“Long before he laid down earth’s foundations, he had us in mind, had settled on us as the focus of his love, to be made whole and holy by his love.” Ephesians 1:4 The Message Bible.

Before He create the world, God in love had you and me on His mind

A Bowl of Beans

My husband loves to hunt and we eat the meat he harvests. I make spaghetti, meat loaf, chili, and chicken-fried steak from the meat he brings in. My dear hubby is a pretty good cook, too. His deer jerky is popular with all the family and friends.

Genesis 25:27-28 NKJV says, “Esau was a skillful hunter, a man of the field; but Jacob was a mild man, dwelling in tents. And Isaac (their dad) loved Esau because he ate of his game, but Rebekah loved Jacob.”

Jacob was the cook and Esau was the hunter. Jacob cooked a stew and when Esau came in from the fields, all worn out from a day of hunting, he begged Jacob for some red bean stew and bread. Jacob started bargaining with him. “I’ll sell it to you for your birthright.” Esau said, “I am about to die anyway, so what good is it to me if I am dead?” And they shook on it.

Later, Isaac who was 180 years old called Esau to him and said, “I’m hungry for venison, so go hunting out in the north forty acres. And make me some good deer stew, such as I love, so I can bless you before I die.”

While Esau was gone  hunting, Rebekah, their mother, put together a scheme to get Isaac to give Jacob the birthright blessing instead of Esau. They would cook him a lamb stew and disguise Jacob as Esau, so that Isaac would give Jacob the birthright blessing which was a double portion and the blessing of being in the lineage of the Messiah. So Jacob became the ancestor of Jesus Christ the Messiah.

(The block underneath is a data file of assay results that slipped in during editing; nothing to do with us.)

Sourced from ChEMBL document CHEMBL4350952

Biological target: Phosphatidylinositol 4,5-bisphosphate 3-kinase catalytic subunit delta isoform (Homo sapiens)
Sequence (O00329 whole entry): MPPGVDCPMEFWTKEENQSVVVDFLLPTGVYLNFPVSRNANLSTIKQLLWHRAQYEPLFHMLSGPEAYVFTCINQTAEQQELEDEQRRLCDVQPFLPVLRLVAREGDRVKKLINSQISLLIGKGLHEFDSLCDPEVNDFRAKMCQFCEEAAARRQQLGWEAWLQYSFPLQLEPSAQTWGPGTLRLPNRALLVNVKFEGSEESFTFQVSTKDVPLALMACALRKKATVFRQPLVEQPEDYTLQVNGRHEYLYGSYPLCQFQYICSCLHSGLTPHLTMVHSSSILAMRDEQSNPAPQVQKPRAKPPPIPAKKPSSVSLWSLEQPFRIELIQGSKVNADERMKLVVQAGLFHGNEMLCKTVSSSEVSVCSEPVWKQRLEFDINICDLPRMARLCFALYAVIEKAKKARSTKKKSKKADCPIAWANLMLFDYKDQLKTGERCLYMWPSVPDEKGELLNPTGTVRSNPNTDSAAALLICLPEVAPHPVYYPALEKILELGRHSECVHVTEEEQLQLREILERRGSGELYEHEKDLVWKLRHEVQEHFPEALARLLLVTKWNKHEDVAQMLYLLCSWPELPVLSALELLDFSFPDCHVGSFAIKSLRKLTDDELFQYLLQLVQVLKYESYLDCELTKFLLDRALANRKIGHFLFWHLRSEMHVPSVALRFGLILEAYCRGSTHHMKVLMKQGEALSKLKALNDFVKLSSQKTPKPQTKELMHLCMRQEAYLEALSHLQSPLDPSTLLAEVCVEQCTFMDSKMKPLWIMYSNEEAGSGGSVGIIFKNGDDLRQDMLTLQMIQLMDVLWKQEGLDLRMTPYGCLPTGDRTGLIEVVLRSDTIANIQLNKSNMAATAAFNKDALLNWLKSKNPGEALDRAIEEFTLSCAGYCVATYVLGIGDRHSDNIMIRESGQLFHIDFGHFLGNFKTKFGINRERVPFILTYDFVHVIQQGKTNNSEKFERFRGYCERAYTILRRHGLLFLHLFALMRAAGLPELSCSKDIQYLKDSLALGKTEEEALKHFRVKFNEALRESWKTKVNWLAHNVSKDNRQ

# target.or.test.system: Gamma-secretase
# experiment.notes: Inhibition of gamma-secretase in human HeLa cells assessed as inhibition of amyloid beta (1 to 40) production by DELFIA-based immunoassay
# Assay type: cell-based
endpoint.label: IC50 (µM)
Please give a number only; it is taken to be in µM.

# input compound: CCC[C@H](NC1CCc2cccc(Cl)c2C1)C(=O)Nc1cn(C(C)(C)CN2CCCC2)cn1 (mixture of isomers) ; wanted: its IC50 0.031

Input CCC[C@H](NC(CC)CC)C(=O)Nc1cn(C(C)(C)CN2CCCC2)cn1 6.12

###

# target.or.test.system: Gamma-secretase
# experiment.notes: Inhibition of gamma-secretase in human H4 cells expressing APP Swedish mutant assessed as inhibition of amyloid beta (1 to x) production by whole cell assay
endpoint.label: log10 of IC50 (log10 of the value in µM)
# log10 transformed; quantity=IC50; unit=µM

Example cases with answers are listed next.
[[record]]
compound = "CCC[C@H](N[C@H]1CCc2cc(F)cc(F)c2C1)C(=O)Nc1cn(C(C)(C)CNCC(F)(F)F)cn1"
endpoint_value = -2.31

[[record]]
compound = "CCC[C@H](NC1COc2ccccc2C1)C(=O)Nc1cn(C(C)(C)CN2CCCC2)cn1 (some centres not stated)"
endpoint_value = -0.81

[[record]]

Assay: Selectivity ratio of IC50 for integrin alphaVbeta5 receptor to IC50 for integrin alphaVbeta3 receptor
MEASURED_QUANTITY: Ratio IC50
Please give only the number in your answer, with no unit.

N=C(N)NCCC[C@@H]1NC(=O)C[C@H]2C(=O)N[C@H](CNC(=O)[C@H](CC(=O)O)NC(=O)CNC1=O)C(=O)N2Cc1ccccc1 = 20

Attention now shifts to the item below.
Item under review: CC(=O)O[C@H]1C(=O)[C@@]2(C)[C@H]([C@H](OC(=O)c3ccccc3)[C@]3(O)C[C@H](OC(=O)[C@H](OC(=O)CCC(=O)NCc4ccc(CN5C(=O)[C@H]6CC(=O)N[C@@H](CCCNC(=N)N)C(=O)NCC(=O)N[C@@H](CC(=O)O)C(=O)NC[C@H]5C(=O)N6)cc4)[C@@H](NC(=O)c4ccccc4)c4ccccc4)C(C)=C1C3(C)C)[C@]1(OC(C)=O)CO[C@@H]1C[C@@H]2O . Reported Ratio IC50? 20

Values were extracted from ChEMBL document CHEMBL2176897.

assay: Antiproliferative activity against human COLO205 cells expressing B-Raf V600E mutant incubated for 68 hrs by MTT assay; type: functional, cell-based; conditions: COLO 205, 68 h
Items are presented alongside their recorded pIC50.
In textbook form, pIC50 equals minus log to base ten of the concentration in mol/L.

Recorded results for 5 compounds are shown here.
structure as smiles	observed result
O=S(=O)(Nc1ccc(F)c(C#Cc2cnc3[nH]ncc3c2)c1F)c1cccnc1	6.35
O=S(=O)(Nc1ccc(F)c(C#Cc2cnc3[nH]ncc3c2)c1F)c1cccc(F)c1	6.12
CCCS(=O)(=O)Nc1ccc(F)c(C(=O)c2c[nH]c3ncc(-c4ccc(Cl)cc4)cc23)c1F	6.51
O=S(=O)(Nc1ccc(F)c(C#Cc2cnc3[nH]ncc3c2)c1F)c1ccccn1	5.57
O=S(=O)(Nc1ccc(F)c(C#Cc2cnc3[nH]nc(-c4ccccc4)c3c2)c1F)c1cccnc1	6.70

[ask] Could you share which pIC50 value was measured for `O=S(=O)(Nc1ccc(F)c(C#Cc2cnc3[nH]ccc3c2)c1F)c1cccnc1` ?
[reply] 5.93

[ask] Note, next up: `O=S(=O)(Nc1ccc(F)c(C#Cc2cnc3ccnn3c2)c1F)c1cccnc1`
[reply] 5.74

The day Esau bargained with Jacob, he was hungry but not near death. He was just like his father, “I am hungry for some good stew, such as I love.” Esau was probably like some of us–it wouldn’t have hurt him to do without a few meals. He loved eating just a little too much. He put his earthly needs above his spiritual needs.

Esau gave up his spiritual birthright for an earthly bowl of beans.

Giving Thanks in Advance

“Taking the five loaves and the two fish and looking up to heaven, he gave thanks and broke them. Then he gave them to the disciples to set before the people.” Luke 9:16 NIV

Evidently Jesus always thanked God for his food. He thanked God for these small amounts of food just before the miracle of multiplication took place. What did Jesus do that we would not have done? He looked up to heaven and saw something in the spirit that indicated what he was supposed to do to meet that need. He saw God feeding the thousands of people with the small amount of food.

Jesus had a precedence. God fed the children of Israel in the wilderness with something not natural, but supernatural—manna. The word ‘manna’ means ‘What is it?’ It was something that they had never seen, something that didn’t come from this earth.

God also fed the little woman of Zarephath in I Kings 17. In this case, he used the prophet Elijah to instruct her so God could multiply what she did have to last to feed her, her son, and Elijah until the drought was over.

So knowing the nature of God, Jesus just thanked God in advance for doing it. If God did it once, He will do it again. If God had ever fed people supernaturally He could and would do it again.

Can you find the answer to your problem in the Bible? Are you short on cash for example? Jesus told the disciples to open the fish’s mouth and find money. If God did that once, He will do it again, maybe not in a fish’s mouth, but somehow somewhere God will get the money to you.

Are you racked in pain and need a miracle just to live? If God did it once, He will do it again. Jesus touched the withered hand and it became like new. He touched blinded eyes, opened deaf ears.

Let’s thank God in advance for what He is going to do.